The Staff cautions that, if a reporting company presents non-GAAP/IFRS financial measures that are reconciled to provisional amount(s) or an estimated range of GAAP/IFRS financial measures in reliance on its accommodation, management should limit the measures in its presentation to those non-GAAP/IFRS financial measures it is using to report financial results to the board of directors. If a reporting company presents non-GAAP/IFRS financial measures that are reconciled to provisional amount(s) or an estimated range of GAAP/IFRS financial measures, it should explain, to the extent practicable, why the line item(s) or accounting is incomplete, and what additional information or analysis may be needed to complete the accounting.

Other Reminders

In yesterday’s press release, the SEC and, in the CF-9 guidance, the Staff:

  • Reminded reporting companies encountering administrative difficulties in the SEC filing process to contact the Staff, which will continue to address these and any other COVID-19-related issues on a case-by-case basis. Persons requiring general assistance can call +1 202 551-3500 or submit a request online (link available here). The Contact Information sheet (available here) is a useful guide as to whom to contact at the Staff with questions. Requests for interpretations or waivers of financial statement requirements can be submitted via email (address: Assistance can also be requested via email (address:
  • Encouraged reporting companies to provide current and forward-looking information to the market and reminded reporting companies that they can take steps to avail themselves of the safe harbor for forward-looking statements available under Section 21E of the Exchange Act and Section 27A of the Securities Act of 1933.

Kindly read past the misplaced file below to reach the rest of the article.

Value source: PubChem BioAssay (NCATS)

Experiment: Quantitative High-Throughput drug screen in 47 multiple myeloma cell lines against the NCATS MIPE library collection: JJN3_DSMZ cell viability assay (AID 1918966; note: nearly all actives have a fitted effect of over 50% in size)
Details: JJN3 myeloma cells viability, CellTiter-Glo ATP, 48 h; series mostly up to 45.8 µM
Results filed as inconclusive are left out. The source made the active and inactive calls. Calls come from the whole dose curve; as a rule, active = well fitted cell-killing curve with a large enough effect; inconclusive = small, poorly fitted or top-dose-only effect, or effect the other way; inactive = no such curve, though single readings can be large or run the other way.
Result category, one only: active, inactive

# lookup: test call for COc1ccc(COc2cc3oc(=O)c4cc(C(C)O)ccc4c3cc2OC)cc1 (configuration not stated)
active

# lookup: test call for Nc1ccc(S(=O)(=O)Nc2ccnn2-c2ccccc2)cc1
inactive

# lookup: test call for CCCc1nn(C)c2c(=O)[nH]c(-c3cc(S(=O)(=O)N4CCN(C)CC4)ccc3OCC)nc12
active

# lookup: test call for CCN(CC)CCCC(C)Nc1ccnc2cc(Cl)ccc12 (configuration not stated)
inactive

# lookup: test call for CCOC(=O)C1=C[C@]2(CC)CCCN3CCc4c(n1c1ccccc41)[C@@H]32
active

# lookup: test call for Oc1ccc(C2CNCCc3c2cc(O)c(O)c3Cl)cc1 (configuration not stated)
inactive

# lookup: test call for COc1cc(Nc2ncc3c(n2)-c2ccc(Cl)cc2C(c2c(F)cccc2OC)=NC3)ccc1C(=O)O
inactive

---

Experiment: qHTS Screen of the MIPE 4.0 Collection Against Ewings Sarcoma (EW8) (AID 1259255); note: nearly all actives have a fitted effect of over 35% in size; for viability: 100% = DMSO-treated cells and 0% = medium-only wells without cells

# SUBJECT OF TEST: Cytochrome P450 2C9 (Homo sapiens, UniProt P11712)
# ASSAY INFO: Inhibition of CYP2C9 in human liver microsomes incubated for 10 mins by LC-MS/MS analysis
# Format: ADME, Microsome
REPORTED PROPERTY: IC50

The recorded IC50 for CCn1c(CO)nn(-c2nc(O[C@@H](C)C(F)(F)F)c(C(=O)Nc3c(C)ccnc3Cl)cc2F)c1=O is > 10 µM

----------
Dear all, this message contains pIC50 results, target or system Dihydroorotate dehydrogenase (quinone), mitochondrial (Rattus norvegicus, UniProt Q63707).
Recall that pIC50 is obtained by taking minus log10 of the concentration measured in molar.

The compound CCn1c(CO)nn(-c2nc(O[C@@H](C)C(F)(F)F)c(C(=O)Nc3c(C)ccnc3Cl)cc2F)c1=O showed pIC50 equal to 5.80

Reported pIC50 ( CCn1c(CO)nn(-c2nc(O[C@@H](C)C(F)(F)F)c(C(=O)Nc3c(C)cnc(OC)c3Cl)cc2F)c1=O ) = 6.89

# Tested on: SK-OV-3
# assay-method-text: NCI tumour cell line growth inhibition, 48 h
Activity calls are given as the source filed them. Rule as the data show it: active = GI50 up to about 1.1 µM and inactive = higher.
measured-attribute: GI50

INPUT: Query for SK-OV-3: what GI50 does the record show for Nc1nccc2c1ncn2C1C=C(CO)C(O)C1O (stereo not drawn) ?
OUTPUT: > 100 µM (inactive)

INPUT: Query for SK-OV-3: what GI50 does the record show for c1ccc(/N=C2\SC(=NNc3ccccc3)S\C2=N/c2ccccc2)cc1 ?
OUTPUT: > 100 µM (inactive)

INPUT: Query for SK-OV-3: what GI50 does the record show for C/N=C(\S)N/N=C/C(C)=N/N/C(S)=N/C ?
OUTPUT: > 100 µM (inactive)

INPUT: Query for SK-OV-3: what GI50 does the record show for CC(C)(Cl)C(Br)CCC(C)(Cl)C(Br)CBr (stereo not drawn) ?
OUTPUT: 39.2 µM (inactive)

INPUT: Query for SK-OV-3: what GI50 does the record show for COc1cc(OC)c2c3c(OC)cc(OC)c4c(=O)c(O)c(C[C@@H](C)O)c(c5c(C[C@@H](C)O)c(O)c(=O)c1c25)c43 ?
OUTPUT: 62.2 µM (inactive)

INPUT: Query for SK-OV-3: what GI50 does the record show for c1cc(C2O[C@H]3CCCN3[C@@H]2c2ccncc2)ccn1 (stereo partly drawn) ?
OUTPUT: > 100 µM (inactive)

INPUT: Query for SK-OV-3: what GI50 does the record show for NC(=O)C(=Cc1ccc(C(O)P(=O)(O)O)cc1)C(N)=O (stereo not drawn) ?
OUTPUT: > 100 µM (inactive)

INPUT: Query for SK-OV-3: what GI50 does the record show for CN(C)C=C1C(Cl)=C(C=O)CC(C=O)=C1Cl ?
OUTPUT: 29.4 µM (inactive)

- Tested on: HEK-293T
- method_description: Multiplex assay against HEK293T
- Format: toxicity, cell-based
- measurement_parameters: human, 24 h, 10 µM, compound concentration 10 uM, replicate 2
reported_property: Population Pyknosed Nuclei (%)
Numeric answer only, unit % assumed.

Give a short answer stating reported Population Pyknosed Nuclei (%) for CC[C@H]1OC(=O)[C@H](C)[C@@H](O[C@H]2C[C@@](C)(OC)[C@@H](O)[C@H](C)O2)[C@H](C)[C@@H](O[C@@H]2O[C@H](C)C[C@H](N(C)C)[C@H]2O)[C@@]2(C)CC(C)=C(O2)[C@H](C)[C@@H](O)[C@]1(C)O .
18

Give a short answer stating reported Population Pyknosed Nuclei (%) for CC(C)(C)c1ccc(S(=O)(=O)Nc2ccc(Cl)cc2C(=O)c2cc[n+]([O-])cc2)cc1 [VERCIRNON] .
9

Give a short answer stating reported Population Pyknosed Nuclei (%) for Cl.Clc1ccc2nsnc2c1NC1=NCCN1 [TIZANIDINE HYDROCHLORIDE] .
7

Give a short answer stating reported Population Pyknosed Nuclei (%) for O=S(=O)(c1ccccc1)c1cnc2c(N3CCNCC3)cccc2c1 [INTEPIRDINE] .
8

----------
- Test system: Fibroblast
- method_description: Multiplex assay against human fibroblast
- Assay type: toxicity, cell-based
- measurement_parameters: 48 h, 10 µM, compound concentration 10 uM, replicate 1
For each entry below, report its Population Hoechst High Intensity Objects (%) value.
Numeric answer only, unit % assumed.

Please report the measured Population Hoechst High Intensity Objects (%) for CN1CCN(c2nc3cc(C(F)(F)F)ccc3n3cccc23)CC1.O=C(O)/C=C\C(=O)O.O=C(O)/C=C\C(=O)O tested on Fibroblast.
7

• Reminded reporting companies to take steps necessary to avoid selective disclosure and to disseminate material information related to the impact of COVID-19 broadly.
  • Reminded reporting companies that, depending on their particular circumstances, they should consider whether they need to revisit, refresh and update previous disclosures to the extent that the information has become materially inaccurate.
  • Reminded reporting companies and their insiders to consider their respective activities in light of their disclosure obligations under the federal securities laws. Where the reporting company has become aware of material risks relating to COVID-19 that have not yet been disclosed to the market, it should refrain from trading and should discourage officers, directors and other insiders who are aware of the relevant matters from trading until the market is adequately informed about the material risks.
  • Reminded all that health and safety are the first priority and should not be compromised to meet SEC reporting requirements.


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[1]      The Original Order and the Updated Order cover materials (and amendments thereto) required by Sections 13(a), 13(f), 13(g), 14(a), 14(c), 14(f) and 15(d) and Regulations 13A, 13D-G (except for those provisions mandating the filing of Schedule 13D or amendments to Schedule 13D), 14A, 14C and 15D of the Securities Exchange of 1934, and Rules 13f-1 and 14f-1 thereunder, as applicable.  

[2]      The Staff suggests that reporting companies consider the requirement to disclose known trends and uncertainties as they relate to the ability to service debt or other financial obligations, access the debt markets, including commercial paper or other short-term financing arrangements, maturity mismatches between borrowing sources and the assets funded by those sources, changes in terms requested by counterparties, changes in the valuation of collateral, and counterparty or customer risk. See prior SEC guidance (available here).

[3]      For example, if a reporting company intends to disclose on an earnings call its EBITDA, it could reconcile that measure to either its GAAP/IFRS earnings, a reasonable estimate of its GAAP/IFRS earnings that includes a provisional amount, or its reasonable estimate of a range of GAAP/IFRS earnings. The provisional amount or range should reflect a reasonable estimate of COVID-19-related charges not yet finalized, such as impairment charges.